I suppose that I should be writing something about the mess in Washington, but I'm so tired of what is happening there (or, somewhat more accurately, not happening there) that I can't bring myself to do it. So you are going to have to endure one more piece on the election of a new pope, which is far more morally uplifting than the mess in Washington.|
The Roman Catholic Church stands at a historic crossroads. Sub-Saharan Africa and Latin America are where the Church is experiencing the most dynamic growth, with Asia and the Pacific not far behind. Meanwhile, the percentage of Roman Catholics who are Europeans is diminishing -- today approximately 24 percent compared to 65 percent a century ago, according to data collected by the highly-regarded Pew Research Center.
Those numbers tell quite a different story with respect to Sub-Saharan Africa, Latin America, and Asia and the Pacific. A century ago, the number of Roman Catholics in Sub-Saharan Africa accounted for less than 1 percent of Roman Catholics worldwide. Today the number is more than 16 percent.
The percentage of Roman Catholics living in Latin America and the Caribbean a century ago was 24 percent; today it is 39 percent. In Asia and the Pacific, 5 percent a century ago, compared to 12 percent today. (North America has been relatively stable with 8 percent of the worldwide Roman Catholic population today, compared to 5 percent a century ago.)
In a New York Times article entitled "Church Helps Fill a Void in Africa," Adam Nossiter reports that at Christ the King Catholic Church in Lagos, Nigeria, as many as 10,000 people attend the six masses each Sunday, starting at 6 a.m. A week ago this past Saturday, 102 people were baptized at Christ the King. Mr. Nossiter describes Christ the King as "protector, feeder and healer."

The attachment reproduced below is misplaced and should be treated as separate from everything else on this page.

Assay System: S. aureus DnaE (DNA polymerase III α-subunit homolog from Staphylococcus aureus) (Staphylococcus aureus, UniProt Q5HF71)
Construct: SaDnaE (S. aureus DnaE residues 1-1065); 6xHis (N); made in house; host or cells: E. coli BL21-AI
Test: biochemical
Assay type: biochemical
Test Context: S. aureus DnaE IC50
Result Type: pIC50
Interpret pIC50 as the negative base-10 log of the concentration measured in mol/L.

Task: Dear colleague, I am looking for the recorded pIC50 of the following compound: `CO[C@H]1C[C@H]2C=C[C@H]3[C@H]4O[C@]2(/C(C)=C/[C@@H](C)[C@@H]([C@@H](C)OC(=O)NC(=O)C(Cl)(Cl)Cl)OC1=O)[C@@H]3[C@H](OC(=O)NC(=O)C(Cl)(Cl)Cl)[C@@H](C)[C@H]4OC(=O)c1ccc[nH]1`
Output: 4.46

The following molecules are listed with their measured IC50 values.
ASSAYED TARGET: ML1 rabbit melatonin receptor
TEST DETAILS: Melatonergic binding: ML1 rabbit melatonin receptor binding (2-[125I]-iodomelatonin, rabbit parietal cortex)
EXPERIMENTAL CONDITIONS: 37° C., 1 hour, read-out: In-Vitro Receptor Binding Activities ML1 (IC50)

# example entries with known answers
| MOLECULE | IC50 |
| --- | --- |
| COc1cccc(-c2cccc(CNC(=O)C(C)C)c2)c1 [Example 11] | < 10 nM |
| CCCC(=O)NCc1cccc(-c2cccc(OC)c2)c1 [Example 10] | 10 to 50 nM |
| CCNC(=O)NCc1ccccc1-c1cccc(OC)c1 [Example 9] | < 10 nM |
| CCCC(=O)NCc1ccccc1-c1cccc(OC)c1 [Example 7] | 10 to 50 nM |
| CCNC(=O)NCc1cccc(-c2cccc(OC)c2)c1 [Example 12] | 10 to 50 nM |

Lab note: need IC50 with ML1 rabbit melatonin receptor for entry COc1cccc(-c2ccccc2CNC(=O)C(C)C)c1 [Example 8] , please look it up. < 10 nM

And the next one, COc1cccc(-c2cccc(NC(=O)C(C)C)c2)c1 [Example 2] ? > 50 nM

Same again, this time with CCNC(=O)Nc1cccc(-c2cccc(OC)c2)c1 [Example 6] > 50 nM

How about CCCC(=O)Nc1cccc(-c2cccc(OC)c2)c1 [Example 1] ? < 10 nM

And indeed that is the story of much of the Roman Catholic Church in Sub-Saharan Africa as it reaches out to people in the midst of chaos, helping feed and protect them, advocating for them, and treating them with respect in dignity. Similar stories can be found in Latin America, the Caribbean, Asia and the Pacific. The bottom line is that churches grow when they effectively respond to human needs and treat all people with respect and dignity.
Notwithstanding the fact that European Catholics today comprise less than a quarter of the 1.1 billion Catholics worldwide, the number of European cardinals who will be electing the new pope is disproportionate to the number of European Catholics. Europe is over-represented while Africa and Latin America are under-represented. For example, of the 117 cardinals eligible to participate in the election of the new pope, only 15 come from Latin America.
The key question is this: Will the European cardinals have vision and wisdom to vote a pope for the Southern Hemisphere, which is where the dynamic growth of the church is occurring? Or will they simply elect one of their own? As an outsider looking in, my hope is that it is the former, rather than the latter.
Possible candidates from Africa, Latin America and the Caribbean include Cardinal Peter Turkson of Ghana, Cardinal Oscar Rodriguez of Honduras, and Cardinal Leonardo Sandri and Cardinal Jorge Mario Bergoglio, both of Argentina.
A final question: might the next pope be an American? With U.S. Catholics comprising such a small percentage of the 1.1 billion Catholics worldwide, don't expect it on the first ballot.
However, Cardinal Timothy Dolan of New York, who is highly-regarded and well-liked, could emerge as a compromise candidate if no one gains two-thirds of the votes needed for election in the early rounds of balloting.
Dan Lee teaches ethics at Augustana College; email@example.com.
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